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General information about porting software to IRIX


IRIX has a long history, and for this reason there is a lot of stuff in headers allowing software from different eras to be built on it. Given that now, in 2019, most porting tends to focus on recent software, this can cause all kinds of headache when trying to figure out how to get all the necessary definitions included. Here we attempt to document some of that to avoid diving into the deep end every time the compiler complains to us about an incomplete type or an implicit declaration.

Where to find what

struct timeval

A bit surprisingly, this is easiest found in <sys/resource.h>


anonymous mmap()

IRIX does not have this. Instead, you can open /dev/zero, establish a private mmap and immediately close /dev/zero. Functionally this should be a close equivalent.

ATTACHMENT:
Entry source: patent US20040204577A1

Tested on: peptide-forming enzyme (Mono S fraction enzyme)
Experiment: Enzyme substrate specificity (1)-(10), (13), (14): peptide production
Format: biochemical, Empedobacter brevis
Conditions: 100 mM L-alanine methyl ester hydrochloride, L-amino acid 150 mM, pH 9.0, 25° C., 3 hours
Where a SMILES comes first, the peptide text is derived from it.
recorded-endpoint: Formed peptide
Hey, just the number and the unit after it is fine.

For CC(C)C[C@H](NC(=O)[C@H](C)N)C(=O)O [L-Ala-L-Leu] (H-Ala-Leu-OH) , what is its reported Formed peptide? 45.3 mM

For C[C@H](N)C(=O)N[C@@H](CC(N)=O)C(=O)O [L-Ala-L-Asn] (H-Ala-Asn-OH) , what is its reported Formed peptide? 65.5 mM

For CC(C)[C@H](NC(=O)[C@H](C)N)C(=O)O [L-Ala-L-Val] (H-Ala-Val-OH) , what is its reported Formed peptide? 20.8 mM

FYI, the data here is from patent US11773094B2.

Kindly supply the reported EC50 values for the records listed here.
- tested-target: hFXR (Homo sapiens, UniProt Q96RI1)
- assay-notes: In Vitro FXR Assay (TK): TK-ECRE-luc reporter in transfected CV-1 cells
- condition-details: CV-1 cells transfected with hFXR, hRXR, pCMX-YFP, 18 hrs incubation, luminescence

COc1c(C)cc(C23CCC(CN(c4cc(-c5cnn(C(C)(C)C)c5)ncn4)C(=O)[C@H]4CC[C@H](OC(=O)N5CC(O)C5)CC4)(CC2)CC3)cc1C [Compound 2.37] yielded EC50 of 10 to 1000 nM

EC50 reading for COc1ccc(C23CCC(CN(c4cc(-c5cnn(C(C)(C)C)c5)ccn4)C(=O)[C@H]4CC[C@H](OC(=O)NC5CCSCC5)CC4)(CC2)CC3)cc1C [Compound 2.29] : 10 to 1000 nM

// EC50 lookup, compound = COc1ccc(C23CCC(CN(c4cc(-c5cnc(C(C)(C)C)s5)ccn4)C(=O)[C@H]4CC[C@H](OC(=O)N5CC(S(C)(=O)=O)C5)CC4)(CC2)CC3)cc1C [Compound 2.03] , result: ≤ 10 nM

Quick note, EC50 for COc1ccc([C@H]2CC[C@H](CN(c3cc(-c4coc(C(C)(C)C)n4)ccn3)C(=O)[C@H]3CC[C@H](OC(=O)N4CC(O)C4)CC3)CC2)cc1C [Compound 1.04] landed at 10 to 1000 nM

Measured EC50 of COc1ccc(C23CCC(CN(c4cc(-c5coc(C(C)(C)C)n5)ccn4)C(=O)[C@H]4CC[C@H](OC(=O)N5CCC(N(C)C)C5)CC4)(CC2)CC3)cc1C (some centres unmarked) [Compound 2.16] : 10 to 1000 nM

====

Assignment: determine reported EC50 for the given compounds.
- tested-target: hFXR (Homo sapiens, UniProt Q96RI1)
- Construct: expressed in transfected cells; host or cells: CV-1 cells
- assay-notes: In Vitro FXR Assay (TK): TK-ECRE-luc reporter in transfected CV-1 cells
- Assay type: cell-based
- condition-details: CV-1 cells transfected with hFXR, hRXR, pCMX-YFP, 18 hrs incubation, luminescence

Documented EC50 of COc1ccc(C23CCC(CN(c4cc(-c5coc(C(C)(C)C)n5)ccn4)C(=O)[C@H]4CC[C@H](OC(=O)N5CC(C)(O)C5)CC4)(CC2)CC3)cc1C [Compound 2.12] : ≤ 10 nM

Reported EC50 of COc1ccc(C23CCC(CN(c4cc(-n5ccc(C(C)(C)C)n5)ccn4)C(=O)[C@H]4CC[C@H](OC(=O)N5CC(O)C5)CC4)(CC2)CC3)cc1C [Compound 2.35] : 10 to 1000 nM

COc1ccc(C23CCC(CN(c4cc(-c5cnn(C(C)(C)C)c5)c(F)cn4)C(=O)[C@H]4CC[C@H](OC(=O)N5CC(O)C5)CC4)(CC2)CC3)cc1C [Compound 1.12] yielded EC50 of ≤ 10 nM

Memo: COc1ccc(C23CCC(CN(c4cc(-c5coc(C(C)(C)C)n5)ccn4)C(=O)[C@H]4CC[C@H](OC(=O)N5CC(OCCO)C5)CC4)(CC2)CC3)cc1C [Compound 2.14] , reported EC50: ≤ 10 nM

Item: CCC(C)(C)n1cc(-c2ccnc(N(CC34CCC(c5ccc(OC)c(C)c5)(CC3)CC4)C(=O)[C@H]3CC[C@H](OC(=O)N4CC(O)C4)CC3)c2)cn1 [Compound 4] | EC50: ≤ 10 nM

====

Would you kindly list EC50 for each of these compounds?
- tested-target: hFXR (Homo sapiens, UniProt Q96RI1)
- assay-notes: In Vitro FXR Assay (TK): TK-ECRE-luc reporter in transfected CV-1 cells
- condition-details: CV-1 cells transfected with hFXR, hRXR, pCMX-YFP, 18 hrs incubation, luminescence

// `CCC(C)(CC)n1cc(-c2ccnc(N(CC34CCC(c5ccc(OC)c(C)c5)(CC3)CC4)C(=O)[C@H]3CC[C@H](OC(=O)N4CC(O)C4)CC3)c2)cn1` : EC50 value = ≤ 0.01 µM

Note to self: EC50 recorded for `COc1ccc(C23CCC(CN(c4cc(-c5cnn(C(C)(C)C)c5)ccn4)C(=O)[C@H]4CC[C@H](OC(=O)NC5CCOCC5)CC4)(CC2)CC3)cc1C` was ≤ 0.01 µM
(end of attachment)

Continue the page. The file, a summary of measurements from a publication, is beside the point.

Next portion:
This definition is used to set up a clock that has an arbitrary starting point in time and thus is not affected by changing system time - basically a hardware counter unaffected by wall clock time. IRIX has this functionality in <sys/ptimers.h>, it’s called CLOCK_SGI_CYCLE.

Missing stuff

setenv and unsetenv

Yeah, they simply aren’t there. A wrapper is rather trivial to write. Here’s a GPLv3-licensed example of how to do it:

b64_ntop and b64_pton

These symbols exist in but are hidden. If an application needs these, they need to be sourced from elsewhere. A suitable implementation for copypasting into your code can be found in glibc.

Miscellaneous information


There’s an explanation on how these work in <sys/standards.h> comments. Basically - the larger value you assign to _XOPEN_SOURCE, the more modern featureset you will get.